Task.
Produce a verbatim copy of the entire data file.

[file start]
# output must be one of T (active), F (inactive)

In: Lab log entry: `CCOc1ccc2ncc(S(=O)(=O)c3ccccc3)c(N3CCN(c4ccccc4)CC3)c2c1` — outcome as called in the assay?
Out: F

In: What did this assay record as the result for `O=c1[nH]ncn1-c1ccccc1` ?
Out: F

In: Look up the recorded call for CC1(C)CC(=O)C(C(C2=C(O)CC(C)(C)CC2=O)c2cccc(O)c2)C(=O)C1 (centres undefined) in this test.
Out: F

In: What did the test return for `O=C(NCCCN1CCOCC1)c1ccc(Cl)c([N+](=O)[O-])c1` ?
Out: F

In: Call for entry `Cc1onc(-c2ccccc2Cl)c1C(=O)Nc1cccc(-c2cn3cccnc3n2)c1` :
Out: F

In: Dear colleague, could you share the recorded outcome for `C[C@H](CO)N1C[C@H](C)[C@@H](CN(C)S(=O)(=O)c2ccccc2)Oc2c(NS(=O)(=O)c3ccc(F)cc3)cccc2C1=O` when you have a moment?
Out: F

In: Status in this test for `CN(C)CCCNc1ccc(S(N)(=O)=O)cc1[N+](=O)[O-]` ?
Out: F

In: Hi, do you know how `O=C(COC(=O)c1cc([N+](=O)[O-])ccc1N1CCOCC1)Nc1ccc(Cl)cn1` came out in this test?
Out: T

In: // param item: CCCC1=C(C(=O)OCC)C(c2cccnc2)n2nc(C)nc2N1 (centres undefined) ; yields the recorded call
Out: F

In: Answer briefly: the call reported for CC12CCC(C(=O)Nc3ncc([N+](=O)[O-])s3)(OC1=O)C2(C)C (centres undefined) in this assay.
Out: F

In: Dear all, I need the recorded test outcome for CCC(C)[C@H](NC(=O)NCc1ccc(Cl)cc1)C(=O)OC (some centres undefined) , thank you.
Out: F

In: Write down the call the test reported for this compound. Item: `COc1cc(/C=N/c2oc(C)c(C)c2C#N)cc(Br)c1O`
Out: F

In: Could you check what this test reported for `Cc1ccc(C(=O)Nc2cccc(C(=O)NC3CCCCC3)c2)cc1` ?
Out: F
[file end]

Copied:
# output must be one of T (active), F (inactive)

In: Lab log entry: `CCOc1ccc2ncc(S(=O)(=O)c3ccccc3)c(N3CCN(c4ccccc4)CC3)c2c1` — outcome as called in the assay?
Out: F

In: What did this assay record as the result for `O=c1[nH]ncn1-c1ccccc1` ?
Out: F

In: Look up the recorded call for CC1(C)CC(=O)C(C(C2=C(O)CC(C)(C)CC2=O)c2cccc(O)c2)C(=O)C1 (centres undefined) in this test.
Out: F

In: What did the test return for `O=C(NCCCN1CCOCC1)c1ccc(Cl)c([N+](=O)[O-])c1` ?
Out: F

In: Call for entry `Cc1onc(-c2ccccc2Cl)c1C(=O)Nc1cccc(-c2cn3cccnc3n2)c1` :
Out: F

In: Dear colleague, could you share the recorded outcome for `C[C@H](CO)N1C[C@H](C)[C@@H](CN(C)S(=O)(=O)c2ccccc2)Oc2c(NS(=O)(=O)c3ccc(F)cc3)cccc2C1=O` when you have a moment?
Out: F

In: Status in this test for `CN(C)CCCNc1ccc(S(N)(=O)=O)cc1[N+](=O)[O-]` ?
Out: F

In: Hi, do you know how `O=C(COC(=O)c1cc([N+](=O)[O-])ccc1N1CCOCC1)Nc1ccc(Cl)cn1` came out in this test?
Out: T

In: // param item: CCCC1=C(C(=O)OCC)C(c2cccnc2)n2nc(C)nc2N1 (centres undefined) ; yields the recorded call
Out: F

In: Answer briefly: the call reported for CC12CCC(C(=O)Nc3ncc([N+](=O)[O-])s3)(OC1=O)C2(C)C (centres undefined) in this assay.
Out: F

In: Dear all, I need the recorded test outcome for CCC(C)[C@H](NC(=O)NCc1ccc(Cl)cc1)C(=O)OC (some centres undefined) , thank you.
Out: F

In: Write down the call the test reported for this compound. Item: `COc1cc(/C=N/c2oc(C)c(C)c2C#N)cc(Br)c1O`
Out: F

In: Could you check what this test reported for `Cc1ccc(C(=O)Nc2cccc(C(=O)NC3CCCCC3)c2)cc1` ?
Out: F